I can see the reason in the piece, but just to give the perspective of a family from a different part of the world …
- paid maternity leave, 2 years @ 85% of the average before tax income, of which a lower tax is taken (it’s a choice, either 2 or 1 years or forego the whole thing — If you take a year you must stay a year but if you take 2 you can stop anytime after the first year and go to work).
- father may take 15 fully paid working days off + 1 month under the same conditions as the mother at the end of the 2 years
- though employment of mothers has great protection under the law, companies are always worried about maternity since the position is only open for temporary replacement. For certain jobs things can get complicated (for a mother staying at home)
Our daily schedule:
I wake up at 7am, keep baby company (change diaper, play, etc) while preparing some breakfast (though my wife rarely wakes up before I leave) and doing some light cleaning (mainly kitchen)
Usually leave around 9am (usual working hours 9–18).
Nanny comes around noon and stays until 18, my wife is taking some courses while also breastfeeding, etc.
Come back around 19, take baby for a walk until 20/20:30, do some shopping as needed. Cooking varies a lot between myself/my wife/ordering in.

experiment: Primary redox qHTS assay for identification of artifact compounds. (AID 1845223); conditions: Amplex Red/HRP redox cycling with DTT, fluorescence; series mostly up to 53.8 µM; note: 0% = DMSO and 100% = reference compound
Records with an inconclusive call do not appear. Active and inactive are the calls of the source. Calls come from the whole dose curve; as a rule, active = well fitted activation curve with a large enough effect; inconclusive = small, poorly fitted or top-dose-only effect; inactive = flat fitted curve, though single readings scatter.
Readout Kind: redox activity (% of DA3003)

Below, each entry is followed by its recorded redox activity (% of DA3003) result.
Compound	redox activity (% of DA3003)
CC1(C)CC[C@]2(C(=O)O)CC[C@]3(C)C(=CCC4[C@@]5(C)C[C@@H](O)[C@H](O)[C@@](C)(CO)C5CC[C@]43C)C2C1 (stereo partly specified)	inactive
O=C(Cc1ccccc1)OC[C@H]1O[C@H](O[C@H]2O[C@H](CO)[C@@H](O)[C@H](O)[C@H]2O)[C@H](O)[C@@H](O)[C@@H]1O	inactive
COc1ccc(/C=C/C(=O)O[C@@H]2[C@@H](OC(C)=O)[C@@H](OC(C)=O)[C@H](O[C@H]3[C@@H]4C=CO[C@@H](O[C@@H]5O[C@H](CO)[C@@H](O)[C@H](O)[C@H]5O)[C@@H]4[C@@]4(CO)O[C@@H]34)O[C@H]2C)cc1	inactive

Wife puts baby to sleep, afterwards we spend some time together or take care of other activities (I have a consulting company, my wife is trying to put together a coaching business).
It’s still difficult as in there are still choices to make and things to be sacrificed. I work in tech and barely find time to keep up with the new stuff I need to for my day job and my consulting business. My wife needs to balance the attention given to baby with her stuff.
Add to that the level of care a baby needs in their first years and there’s no way in hell your career doesn’t get damaged.
The best thing is to share the damage so that there’s less to fix along the way (unless, of course, you’d rather outsource the development of your baby — if there are grandparents around that’s probably ok). It’s all up to your particular situation, of course, which should be accounted for in giving a bit of nuance rather than throwing generalisations around.